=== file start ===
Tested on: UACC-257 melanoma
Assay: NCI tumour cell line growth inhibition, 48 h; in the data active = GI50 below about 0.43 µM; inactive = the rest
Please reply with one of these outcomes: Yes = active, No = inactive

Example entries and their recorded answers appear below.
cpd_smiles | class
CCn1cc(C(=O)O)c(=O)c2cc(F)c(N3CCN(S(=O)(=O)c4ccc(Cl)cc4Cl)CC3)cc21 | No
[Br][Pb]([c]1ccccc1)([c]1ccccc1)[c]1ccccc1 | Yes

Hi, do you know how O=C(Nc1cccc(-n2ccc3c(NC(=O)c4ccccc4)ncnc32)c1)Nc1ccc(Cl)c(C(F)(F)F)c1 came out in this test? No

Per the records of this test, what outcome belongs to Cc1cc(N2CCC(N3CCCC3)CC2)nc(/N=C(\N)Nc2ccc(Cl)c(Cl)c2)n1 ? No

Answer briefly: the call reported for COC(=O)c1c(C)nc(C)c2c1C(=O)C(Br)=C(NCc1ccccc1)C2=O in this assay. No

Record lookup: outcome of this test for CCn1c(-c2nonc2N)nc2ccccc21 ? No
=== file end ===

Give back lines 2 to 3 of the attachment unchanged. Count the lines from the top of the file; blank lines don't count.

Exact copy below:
Assay: NCI tumour cell line growth inhibition, 48 h; in the data active = GI50 below about 0.43 µM; inactive = the rest
Please reply with one of these outcomes: Yes = active, No = inactive